4. The apparatus of claim 1, wherein the two electrical connectors on the first circuit board are female.
5. The apparatus of claim 1, wherein the two electrical connectors on the first circuit board are male.
6. The apparatus of claim 1, wherein the electrical device includes a component that modifies electrical signals supplied to the electrical device.
7. The apparatus of claim 1, wherein the contact of first electrical connector extends substantially orthogonal from the first electrical connector and substantially parallel to that one of the surfaces.
8. The apparatus of claim 1 wherein the contact of the second electrical connector is laterally offset from the contact of the first electrical connector.
9. A computer system, comprising:
a housing;
a motherboard secured to the housing, the motherboard having an electrical connector secured on one of the surfaces thereof for transmitting electrical signals therethrough, the electrical signals corresponding to a first module identifier;
modules including a first module having an electrical connector secured on a surface thereof, the first module being disposed adjacent to the motherboard so that the electrical connector on the first module is joined to and in electrical communication with the electrical connector on the motherboard, the first module for receiving the electrical signals from the motherboard through the joined electrical connectors;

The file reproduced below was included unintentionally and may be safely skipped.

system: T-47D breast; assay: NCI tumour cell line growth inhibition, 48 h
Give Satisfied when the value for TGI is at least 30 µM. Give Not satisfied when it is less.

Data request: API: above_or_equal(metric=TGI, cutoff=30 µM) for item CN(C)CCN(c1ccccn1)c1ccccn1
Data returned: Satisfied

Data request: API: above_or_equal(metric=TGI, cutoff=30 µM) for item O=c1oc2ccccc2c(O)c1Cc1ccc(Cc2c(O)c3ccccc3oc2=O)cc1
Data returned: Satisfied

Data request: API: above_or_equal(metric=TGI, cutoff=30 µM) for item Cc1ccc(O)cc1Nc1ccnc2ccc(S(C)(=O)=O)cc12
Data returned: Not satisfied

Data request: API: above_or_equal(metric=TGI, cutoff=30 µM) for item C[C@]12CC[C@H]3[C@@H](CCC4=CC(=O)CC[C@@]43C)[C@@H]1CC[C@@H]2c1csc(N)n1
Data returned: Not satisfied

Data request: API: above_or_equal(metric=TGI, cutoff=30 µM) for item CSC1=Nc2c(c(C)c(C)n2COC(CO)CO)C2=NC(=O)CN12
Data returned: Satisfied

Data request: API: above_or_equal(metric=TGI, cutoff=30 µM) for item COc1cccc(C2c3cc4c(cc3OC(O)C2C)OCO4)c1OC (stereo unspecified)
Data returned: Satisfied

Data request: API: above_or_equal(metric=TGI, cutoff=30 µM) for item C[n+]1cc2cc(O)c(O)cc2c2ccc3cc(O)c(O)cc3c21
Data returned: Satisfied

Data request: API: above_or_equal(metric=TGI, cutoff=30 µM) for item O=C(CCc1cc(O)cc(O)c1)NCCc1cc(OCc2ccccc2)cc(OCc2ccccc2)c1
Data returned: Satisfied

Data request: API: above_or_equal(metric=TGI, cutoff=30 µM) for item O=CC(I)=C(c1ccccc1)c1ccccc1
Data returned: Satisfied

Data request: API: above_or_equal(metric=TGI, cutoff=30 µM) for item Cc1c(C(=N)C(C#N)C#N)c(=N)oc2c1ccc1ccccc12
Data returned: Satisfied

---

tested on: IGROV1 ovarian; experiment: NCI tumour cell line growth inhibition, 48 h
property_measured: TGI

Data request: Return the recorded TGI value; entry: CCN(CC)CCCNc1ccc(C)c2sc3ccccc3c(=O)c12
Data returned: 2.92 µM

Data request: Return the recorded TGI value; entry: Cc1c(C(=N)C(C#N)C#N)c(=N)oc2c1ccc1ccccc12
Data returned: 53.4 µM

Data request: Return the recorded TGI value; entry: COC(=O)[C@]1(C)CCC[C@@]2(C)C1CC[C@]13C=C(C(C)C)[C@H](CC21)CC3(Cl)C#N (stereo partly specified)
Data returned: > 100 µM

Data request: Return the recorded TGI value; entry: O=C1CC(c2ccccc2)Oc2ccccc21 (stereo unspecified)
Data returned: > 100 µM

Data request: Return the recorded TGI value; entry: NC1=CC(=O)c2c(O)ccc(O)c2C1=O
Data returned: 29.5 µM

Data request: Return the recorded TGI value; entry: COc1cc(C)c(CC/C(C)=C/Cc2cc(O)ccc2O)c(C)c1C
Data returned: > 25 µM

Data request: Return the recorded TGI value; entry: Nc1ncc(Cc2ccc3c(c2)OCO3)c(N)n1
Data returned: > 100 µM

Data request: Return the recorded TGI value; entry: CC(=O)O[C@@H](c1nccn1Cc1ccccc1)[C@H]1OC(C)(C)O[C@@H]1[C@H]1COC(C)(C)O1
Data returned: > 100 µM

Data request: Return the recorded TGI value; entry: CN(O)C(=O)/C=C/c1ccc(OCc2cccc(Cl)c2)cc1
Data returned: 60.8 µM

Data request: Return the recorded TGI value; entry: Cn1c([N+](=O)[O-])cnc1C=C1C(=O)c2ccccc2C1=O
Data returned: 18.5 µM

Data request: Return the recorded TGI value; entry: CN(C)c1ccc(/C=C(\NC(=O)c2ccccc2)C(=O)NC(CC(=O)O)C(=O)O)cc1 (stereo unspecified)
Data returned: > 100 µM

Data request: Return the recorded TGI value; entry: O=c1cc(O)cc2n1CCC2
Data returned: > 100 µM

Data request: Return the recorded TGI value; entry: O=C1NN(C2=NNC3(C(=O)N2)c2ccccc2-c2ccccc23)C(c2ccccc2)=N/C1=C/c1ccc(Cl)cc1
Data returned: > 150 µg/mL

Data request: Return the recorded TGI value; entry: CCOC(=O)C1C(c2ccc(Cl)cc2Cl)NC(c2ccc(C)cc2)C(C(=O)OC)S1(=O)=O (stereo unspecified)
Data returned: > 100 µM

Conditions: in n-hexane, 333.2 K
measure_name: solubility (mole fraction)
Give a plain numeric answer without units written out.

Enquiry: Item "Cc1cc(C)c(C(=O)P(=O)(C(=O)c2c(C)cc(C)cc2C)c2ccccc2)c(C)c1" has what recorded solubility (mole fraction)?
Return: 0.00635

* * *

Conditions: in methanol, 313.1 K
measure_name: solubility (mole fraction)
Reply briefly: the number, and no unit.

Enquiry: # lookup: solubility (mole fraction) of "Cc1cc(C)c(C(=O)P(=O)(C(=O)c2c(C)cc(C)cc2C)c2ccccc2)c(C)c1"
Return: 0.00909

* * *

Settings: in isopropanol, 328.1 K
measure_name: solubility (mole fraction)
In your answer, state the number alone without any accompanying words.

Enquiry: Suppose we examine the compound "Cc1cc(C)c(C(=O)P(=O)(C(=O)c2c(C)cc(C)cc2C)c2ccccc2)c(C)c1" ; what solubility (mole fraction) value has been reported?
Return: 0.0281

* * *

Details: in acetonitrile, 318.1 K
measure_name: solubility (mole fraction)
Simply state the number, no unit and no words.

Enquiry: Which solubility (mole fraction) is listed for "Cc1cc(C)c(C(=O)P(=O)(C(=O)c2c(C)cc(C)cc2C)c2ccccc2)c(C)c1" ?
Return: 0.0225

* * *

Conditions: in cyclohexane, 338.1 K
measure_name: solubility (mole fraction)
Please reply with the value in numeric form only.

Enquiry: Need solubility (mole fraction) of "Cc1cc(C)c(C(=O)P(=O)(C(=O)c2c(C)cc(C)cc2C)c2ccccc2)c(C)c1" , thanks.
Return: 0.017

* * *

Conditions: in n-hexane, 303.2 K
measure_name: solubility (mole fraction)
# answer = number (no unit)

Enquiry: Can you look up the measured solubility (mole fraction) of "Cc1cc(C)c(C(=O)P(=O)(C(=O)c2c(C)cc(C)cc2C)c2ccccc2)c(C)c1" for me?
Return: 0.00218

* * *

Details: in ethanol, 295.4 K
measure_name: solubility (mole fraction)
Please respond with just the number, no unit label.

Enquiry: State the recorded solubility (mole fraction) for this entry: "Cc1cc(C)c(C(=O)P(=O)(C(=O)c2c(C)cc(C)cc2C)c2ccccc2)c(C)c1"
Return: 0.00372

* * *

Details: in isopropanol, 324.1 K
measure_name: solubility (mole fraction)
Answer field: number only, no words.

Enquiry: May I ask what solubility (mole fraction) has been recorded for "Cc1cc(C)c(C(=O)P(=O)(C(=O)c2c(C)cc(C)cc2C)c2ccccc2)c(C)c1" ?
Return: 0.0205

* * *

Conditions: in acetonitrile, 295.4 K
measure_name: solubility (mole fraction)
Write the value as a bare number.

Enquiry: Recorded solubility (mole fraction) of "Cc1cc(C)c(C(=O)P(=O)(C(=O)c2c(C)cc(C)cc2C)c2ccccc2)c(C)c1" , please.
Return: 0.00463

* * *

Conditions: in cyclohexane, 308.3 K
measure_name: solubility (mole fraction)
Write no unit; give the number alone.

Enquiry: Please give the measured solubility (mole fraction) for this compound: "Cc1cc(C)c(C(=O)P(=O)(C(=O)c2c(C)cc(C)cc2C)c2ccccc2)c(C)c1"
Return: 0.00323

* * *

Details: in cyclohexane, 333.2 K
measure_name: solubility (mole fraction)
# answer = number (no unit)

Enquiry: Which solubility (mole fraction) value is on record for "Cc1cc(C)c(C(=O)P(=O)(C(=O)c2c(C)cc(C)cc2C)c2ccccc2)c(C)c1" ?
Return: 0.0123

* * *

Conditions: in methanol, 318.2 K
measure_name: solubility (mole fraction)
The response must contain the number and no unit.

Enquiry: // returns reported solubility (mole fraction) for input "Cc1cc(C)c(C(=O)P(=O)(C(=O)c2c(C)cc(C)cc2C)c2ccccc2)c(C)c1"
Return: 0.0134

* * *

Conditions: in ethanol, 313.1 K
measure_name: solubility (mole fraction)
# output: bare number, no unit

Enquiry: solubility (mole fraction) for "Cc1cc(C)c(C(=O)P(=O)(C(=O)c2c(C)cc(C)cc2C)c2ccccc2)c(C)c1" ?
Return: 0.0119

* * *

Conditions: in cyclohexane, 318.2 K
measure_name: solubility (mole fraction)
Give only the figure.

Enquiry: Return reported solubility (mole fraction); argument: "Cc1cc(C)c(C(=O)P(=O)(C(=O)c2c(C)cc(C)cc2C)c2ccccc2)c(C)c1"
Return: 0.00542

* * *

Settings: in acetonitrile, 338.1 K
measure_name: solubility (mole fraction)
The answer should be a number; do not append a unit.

a plurality of electrically conductive paths electrically connecting each of the modules to the motherboard; and
an electrical device on the first module coupled to the electrically conductive paths, the electrical device for receiving the electrical signals and, in response to the first module identifier, selecting one of the electrically conductive paths to dedicate that selected path for electrical communication between the motherboard and the first module exclusively for as long as the computer system operates.